Following a pretty effective opening credits sequence (kudos to Adele for delivering the most appropriately Bondian theme song since Tina Turner kicked ass with ‘GoldenEye’), the focus shifts to M (Judi Dench). Notwithstanding that Dench’s M has come to redefine the character, the secret service hasn’t had an easy ride on her watch. Between the bad decisions motivated by personal feelings in ‘The World is Not Enough’, her mistrust of the 14-month imprisoned Bond in ‘Die Another Day’ and the revelation that a long-term member of her personal staff has been working for the enemy in ‘Quantum of Solace’, it’s kind of surprising M’s still has a job. In ‘Skyfall’, she faces some pretty harsh questions from the establishment with new intel chief Mallory (Ralph Fiennes) pressuring her to take voluntary retirement. Meanwhile, axe-grinding politician Clair Dowar (Helen McCrory) forces M to give evidence at an enquiry over a series of MI6 debacles culminating in a terrorist attack on HQ.

During all of this upheaval, Bond returns to duty albeit physically unfit, psychologically battered and borderline alcohol dependant. There’s a Metallica song that contains that lines “breaking your life / broken, beat and scarred / we die hard”. A pretty good description of the bad place Bond is in. And it doesn’t get any easier as he sets off in pursuit of Raoul Silva (Javier Bardem), a cyber-terrorist and an unwelcome blast from M’s past, who is orchestrating a campaign of revenge.

This is about all I can give away in terms of the narrative. ‘Skyfall’ is the most spoiler-laden Bond movie yet made, with a final act sucker punch that gives it real weight. It’ll probably be all over the internet within the next couple of days, but I’m honour bound to keep it under wraps. This also restricts me in terms of discussing the film on any deeper level.

Here’s what I will say: ‘Skyfall’ is at one and the same time a Bond film for the modern age (and manages to be so without the horribly misjudged Bourne-stylee crapola of its immediate predecessor) and the most regressive Bond movie in ages. Its modern age credentials take the form of a debate, which forms the backbone of the movie, of the purpose and relevance of MI6 – and therefore, by extension, of Bond himself – in an era where the geo-political map of the Cold War has long since been blurred and enemies of the state can literally be anywhere.

It’s no coincidence that, of all the Bond movies, ‘Skyfall’ spends the most time on home soil. Of the three major action sequences, one is chase/shoot-out plays out through London’s cavernous and sepulchral Underground system and then erupts into its crowded streets, while the denouement takes place in Scotland.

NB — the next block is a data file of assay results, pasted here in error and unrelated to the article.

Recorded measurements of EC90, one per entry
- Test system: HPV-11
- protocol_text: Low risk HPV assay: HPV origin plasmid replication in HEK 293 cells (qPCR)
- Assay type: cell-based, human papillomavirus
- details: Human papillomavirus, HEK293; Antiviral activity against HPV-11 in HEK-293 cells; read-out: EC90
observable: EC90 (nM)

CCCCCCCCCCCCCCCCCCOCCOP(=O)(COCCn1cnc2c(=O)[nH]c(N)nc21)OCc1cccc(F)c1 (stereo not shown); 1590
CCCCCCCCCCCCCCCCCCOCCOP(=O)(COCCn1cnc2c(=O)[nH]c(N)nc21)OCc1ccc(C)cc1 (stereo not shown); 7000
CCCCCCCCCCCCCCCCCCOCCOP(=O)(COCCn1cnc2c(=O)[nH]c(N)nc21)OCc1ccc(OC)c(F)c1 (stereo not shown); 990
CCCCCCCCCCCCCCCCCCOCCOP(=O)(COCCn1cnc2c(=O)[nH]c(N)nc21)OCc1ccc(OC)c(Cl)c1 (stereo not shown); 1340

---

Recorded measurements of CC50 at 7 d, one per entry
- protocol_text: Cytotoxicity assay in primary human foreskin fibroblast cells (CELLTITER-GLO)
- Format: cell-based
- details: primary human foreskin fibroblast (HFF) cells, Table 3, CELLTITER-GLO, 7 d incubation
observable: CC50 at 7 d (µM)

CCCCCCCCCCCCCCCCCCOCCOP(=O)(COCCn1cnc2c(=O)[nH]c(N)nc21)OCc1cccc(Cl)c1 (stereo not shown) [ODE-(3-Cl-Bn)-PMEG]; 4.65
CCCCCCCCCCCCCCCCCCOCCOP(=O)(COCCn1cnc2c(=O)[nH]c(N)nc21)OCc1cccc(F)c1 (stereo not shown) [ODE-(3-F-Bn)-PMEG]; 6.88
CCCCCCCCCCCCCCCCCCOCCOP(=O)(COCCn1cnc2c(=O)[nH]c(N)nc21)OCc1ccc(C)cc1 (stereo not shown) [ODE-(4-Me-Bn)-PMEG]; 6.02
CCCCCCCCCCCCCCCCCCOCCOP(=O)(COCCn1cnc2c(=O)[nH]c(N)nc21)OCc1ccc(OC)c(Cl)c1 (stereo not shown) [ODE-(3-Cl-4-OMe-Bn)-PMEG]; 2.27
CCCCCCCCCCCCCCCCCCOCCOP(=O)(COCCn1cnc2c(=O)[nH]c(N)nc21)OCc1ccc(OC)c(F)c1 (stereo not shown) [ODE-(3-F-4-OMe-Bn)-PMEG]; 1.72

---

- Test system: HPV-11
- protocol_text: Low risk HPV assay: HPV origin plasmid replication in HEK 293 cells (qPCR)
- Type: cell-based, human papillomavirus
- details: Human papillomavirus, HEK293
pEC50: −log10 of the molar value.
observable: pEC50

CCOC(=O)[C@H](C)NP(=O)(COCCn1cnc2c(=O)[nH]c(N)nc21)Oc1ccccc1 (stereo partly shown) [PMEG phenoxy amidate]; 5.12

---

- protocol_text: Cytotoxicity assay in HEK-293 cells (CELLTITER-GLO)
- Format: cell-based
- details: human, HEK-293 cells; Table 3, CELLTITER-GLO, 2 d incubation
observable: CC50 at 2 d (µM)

As to the regressive elements, most of them gel with overall aesthetic. Mendes finds a way to balance the fanboy imperative with his personal vision as a filmmaker. And with ‘Skyfall’ marking 50 years of Bond, he includes some nifty in-jokes to far greater effect than the horrible parade of references in ‘Die Another Day’. The Aston Martin DB is a case in point: brought quite literally out of cold storage and still boasting all the bells and whistles from ‘Goldfinger’, it’s a startling moment of discontinuity since Craig’s Bond won the thing at cards in ‘Casino Royale’ (which, in the current timeline, was essentially Bond #1) and yet its machine guns and ejector seat explicitly recall Connery’s third outing. (We’re back to the mythical Bondian rule of thirds again.)

Elsewhere, ostensible Bond girl Severine (Berenice Marlohe) is written in, bedded and written out even more perfunctorily than Gemma Arterton’s Agent Fields in ‘Quantum of Solace’. Bardem’s characterization of Silva sails very close to outright camp and, sad to say, a borderline homophobic scene reminiscent of the mincing Wynt and Kidd in ‘Diamonds Are Forever’ got the biggest laughs at the screening I attended. At least Silva isn’t out for world domination and presents a definite threat to 007, sparing us a return to the flamboyant but laughably ludicrous villains of the Moore era.

Q returns – kudos to Ben Wishaw for sweeping away all thoughts of John Cleese in the last couple of Brosnan movies – as does another staple of the franchise, while the baton is passed on in terms of … but that would be telling. In its concluding scenes, ‘Skyfall’ totally eradicates Bond’s past and joyfully re-establishes the expected tropes, a decision which seems almost contradictory. Indeed, there’s a puppy-doggish eagerness to evoke the Bonds of old in the very last scene that’s tonally at odds with the dark drama that’s occupied the preceding two and a quarter hours. There is, in other words, a sense of transition where I’d expected consolidation.